I use Imagine Organic Wools  Soft merino . 

REKO cotton

REKO cotton is produced from Järbo yarn and unfortunately they have taken it from their range. However, I have a pretty good stock that will last a long time, I hope.  

REKO cotton is made from 100% recycled cotton, which in a way is better from an environmental point of view than organic cotton. Cotton production is extremely resource-intensive, so recycling used cotton is incredibly environmentally smart.


Kalinka is a 100% linen yarn that is 4-threaded. Karin Öberg is the name of the woman behind this yarn and the production of her fantastic linen yarn takes place in Forsa by the company 

Holma  Helsingland.

Natural wool

Natural wool is a 100% wool yarn from the Danish company Hjertegarn. The wool comes from South America.  


This was one of my first yarns and it is one  wonderfully  thick and soft yarn. Great for felting.

The disadvantage is that it is neither wool that comes from Denmark nor that it  is organic. I try to find a good replacement yarn so that I can slowly but surely phase out my use of Natural wool. This means that some of my products will change color.

My embroidery thread

When I  embroider  I use slightly different yarns from different companies, so it is difficult to give a detailed description. But the yarns I use are either 100% cotton yarn,  a blend of cotton and bamboo or a blend of tencel and bamboo. Some are OEKO-TEX certified.


If I look in my embroidery basket I find yarn from these companies: 

The sisters  Grene, Black Sheep, Viking of Norway, Järbo yarns, Go Hand Made and  Heart yarn.  

Ecological Textiles

Of this  Dutch  companies, who recently moved to London, I buy GOTS-certified organic linen fabric. At the moment, there are three fabrics I bought. The fabric I use for coffee filters is unbleached and the other two are semi-bleached (according to GOTS standard).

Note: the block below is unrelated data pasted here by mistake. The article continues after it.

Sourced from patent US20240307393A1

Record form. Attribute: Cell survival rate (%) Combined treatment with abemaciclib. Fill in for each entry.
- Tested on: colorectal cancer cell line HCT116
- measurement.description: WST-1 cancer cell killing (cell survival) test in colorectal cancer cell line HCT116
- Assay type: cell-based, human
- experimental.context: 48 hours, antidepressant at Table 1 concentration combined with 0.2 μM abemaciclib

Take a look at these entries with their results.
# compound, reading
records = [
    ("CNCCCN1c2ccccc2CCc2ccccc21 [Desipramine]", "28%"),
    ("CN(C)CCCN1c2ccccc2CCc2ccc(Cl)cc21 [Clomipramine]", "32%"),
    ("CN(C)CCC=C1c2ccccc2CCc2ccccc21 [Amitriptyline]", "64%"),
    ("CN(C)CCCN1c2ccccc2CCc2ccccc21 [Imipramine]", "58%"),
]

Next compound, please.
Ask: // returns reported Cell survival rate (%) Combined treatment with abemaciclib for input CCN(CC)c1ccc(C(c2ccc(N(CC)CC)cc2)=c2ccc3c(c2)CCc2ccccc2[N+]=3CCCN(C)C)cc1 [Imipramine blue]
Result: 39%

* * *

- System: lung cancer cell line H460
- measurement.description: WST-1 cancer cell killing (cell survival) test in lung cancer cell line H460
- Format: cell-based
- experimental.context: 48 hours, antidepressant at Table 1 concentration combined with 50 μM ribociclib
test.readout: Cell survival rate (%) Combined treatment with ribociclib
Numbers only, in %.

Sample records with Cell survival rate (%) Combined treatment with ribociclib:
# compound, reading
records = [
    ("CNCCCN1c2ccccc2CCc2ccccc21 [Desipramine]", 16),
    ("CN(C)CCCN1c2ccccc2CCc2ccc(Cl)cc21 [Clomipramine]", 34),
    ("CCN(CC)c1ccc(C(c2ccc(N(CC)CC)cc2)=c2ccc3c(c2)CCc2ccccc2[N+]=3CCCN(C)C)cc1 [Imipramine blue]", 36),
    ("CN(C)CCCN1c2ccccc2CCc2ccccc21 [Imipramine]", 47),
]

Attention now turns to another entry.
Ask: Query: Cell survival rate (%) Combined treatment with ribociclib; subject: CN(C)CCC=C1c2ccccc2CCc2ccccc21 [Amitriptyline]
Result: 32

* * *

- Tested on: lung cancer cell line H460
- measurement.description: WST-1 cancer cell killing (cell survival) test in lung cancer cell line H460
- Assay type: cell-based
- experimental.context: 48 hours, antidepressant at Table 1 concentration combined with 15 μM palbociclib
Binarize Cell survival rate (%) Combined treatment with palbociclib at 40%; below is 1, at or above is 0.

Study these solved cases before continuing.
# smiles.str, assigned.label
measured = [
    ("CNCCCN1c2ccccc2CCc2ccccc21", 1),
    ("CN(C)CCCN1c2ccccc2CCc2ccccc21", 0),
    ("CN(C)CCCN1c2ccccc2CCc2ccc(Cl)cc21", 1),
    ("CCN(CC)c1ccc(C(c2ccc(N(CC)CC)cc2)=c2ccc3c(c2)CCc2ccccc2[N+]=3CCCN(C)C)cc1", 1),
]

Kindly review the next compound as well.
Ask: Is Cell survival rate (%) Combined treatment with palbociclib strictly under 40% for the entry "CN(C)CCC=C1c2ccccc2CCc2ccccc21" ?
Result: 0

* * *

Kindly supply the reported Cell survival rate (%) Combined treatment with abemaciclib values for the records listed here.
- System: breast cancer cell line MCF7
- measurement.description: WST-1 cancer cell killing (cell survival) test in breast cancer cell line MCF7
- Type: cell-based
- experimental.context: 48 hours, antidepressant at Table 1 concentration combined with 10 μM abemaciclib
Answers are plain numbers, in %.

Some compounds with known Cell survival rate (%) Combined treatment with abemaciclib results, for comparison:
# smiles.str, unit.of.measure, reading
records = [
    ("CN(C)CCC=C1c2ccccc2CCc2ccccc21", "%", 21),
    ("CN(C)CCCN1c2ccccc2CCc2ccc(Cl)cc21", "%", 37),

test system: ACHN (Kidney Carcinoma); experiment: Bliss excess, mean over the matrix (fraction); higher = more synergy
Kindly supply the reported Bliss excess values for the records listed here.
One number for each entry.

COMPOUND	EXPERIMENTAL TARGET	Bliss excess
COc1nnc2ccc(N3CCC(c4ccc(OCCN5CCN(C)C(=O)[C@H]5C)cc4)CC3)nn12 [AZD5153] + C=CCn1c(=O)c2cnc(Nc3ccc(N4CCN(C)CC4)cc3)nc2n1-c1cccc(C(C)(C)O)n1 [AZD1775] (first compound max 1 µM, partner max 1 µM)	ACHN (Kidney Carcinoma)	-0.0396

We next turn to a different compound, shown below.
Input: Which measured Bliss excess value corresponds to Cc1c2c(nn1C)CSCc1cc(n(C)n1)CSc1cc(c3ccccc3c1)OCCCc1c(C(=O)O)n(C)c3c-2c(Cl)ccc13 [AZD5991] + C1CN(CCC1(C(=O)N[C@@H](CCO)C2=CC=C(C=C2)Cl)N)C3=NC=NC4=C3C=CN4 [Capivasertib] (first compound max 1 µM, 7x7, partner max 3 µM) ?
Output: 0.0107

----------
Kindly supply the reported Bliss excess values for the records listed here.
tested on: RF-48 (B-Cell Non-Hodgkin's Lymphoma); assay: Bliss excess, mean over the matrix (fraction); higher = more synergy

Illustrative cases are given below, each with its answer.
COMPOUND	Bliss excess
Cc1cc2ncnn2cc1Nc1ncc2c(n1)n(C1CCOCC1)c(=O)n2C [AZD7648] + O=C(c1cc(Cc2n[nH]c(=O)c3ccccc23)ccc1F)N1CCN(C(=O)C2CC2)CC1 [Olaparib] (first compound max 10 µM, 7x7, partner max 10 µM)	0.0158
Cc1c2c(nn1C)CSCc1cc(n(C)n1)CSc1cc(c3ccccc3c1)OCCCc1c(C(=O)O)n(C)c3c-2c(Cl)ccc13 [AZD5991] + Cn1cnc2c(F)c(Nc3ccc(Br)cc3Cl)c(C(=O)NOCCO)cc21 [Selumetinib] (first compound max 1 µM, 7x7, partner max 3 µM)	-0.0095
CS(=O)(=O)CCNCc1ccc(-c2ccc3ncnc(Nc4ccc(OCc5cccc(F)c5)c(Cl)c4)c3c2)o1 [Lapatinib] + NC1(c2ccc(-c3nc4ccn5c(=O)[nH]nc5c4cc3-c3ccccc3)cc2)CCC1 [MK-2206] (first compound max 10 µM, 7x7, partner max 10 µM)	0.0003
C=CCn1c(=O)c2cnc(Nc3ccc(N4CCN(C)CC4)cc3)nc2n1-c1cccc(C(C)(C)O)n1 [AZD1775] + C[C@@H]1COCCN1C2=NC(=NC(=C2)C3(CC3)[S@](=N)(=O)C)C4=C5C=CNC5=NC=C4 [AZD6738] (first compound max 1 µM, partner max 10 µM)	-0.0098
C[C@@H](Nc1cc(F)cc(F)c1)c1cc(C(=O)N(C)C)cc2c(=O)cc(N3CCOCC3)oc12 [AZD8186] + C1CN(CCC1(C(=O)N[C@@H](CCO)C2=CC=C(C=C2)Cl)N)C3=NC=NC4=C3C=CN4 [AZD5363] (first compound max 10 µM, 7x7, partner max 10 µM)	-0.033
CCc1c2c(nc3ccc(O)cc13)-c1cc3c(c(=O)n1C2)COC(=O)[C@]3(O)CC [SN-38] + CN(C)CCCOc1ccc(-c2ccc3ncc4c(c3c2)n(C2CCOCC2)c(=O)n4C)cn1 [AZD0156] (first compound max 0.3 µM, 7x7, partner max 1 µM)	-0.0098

Linnehem is a Swedish company in Lysekil. From them I buy linen fabric. The fabrics in their basic range  are untreated and OEKO-tex certified, which means that no hazardous substances are used in the manufacturing process. 

Second hand and leftover yarn

When I weave, for example, I use almost exclusively yarn that I have bought second hand. I buy a few single yarns from a shop. An example is Drops Nord  giving  the perfect shade of heaven. And I use natural wool  tree leaves.  

Unfortunately, it is impossible for me to know who made the yarns that I buy second hand as they usually lack a label. This also means that I do not know if they contain e.g. polyester thread or other synthetic material. I feel and hug and choose those who feel close to nature.  

I also buy linen fabric second hand, which I then dye naturally  way.


The second hand shops that I shop in the most are in  Västerås  and is the Bread and the Fishermen and the City Mission's second hand .

In addition to shopping second hand, I have received fabric and thread from my mother who had a textile shop.

Different markings

GOTS logga.png


GOTS stands for Global Organic Textile Standard and is the world's leading certification for textiles. It guarantees that the entire production chain lives up to the ecological requirements set. Everything from the raw material being treated correctly, to the production taking place in a sustainable way, both socially and for the environment.  

The yarns with the GOTS certification "organic"  means that they contain at least 95% certified organic fiber.


A product with the certification "made with organic"  must contain at least 70% certified organic fiber. 

Oeko-tex logga.jpg

OEKO-TEX  standard 100

OEKO-TEX, or Öko-tex, is a voluntary labeling of textile products that shows that they do not contain any substances that are dangerous to skin and health. Since the use of chemicals in the manufacture of these products is minimized, it can be seen as an indirect eco-label, even if the raw materials are not organically produced.
In order for a product to be labeled with the Oeko-Tex label, it must undergo extensive tests and inspections and all its components must be checked. Fabric and thread as well as buttons and zippers are carefully checked. In addition, the company that distributes the product must be certified.
The content of substances that are harmful to the environment and health, such as formaldehyde, pesticides, PCBs, heavy metals and other chemical residues in textile products must not exceed internationally accepted limit values.
There are a few different classes of Öko-tex, where the requirements are set a little differently depending on how the product is normally used. The more contact with the skin, the greater the demands.
Olika märkningar